But don't let any mediocre prep-school version of "Anything Goes" you might have seen keep you away from the Barksdale's energetic and eager-to-please production. Only the best companies can pull off this kind of silliness with such panache; director Bruce Miller's production careens along merrily, keeping your toes tapping and your belly laughing. It's a true triumph and should be this summer's live theater blockbuster.
The show's action takes place aboard the cruise ship S.S. American and the plot is ostensibly centered on up-and-comer Billy Crocker (Derek Phipps), who stows away in an attempt to woo famous debutante Hope Harcourt (Heather Fox). It's the frantic action that swirls around these two, though, that gives the show its verve, thanks to three captivating comic performances. First, there's gravel-voiced Jack Parrish, who imbues Crocker's irascible boss Eli Whitney with commanding presence and hilarious befuddlement. Then Richard Koch makes the machine-gun-toting Moonface Martin (who helps Crocker stow away) the cuddliest criminal ever.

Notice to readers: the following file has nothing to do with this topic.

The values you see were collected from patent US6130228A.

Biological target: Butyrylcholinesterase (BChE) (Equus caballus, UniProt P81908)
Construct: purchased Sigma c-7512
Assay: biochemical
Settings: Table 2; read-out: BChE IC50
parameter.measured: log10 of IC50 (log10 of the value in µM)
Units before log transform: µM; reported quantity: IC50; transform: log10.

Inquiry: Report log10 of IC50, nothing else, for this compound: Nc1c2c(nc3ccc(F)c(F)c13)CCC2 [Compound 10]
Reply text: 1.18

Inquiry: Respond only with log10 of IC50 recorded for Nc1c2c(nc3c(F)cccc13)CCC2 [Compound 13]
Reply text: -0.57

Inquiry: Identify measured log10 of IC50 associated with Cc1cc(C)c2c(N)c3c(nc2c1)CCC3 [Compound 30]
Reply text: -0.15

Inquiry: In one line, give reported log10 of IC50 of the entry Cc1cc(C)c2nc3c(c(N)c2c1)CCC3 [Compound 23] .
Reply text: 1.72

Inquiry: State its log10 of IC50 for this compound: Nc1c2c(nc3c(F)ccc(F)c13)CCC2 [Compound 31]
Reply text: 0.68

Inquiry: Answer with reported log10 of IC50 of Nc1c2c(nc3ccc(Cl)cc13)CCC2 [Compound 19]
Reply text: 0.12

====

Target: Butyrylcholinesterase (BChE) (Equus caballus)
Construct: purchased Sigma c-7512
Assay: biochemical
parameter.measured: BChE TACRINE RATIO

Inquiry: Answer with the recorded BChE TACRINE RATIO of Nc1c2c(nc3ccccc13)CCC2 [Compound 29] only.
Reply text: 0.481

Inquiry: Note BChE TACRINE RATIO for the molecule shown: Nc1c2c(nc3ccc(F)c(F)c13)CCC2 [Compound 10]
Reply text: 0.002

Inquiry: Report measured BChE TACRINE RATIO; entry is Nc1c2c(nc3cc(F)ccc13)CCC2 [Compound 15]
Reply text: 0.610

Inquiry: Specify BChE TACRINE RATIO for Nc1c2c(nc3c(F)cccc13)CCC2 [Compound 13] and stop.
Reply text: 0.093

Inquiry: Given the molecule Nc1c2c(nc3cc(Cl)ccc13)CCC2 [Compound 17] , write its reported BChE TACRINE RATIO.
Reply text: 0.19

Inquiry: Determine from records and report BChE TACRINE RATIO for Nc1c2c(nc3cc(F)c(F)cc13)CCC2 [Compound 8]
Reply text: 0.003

And just when you think this production is too top-heavy with talent for any one actor to steal, Larry Cook swipes it away clean with his hysterical portrayal of Hope's dandified fiancé, Sir Evelyn Oakleigh. His second-act confessional, "The Gypsy in Me," is a sidesplitting showstopper.
While Cook, Koch and Parrish supply the comic highlights, the musical heart of the show is provided by Robyn O'Neill, playing the sassy showgirl Reno Sweeney. With 20-plus members of the cast filling the stage to overflowing, the rousing title song and the inspirational "Blow Gabriel Blow" might be all flash and dazzle (thanks to peppy choreography by Leslie Owens-Harrington) if the songs weren't anchored by O'Neill's bold and brassy presence.
Musical director Deborah Lynch leads a six-member mini-orchestra in surprisingly full-bodied renditions of these Cole Porter classics. And speaking of full of bodies: keeping such a big cast so nattily attired in crisp sailor suits and striking '30s-era formalwear required two costume designers, Sue Griffin and Sarah Grady.
"Anything Goes" may be an old-time favorite, but don't get "classic" confused with "fussy" or "restrained." This show is rollicking, raucous, a little corny and simply a lot of fun. S
"Anything Goes" plays at the Barksdale Theatre, at The Shops at Willow Lawn, Wednesday to Saturday at 8 p.m., with select Wednesday and Sunday matinees at 2 p.m., through Aug. 14. Tickets cost $38. Call 282-2620.
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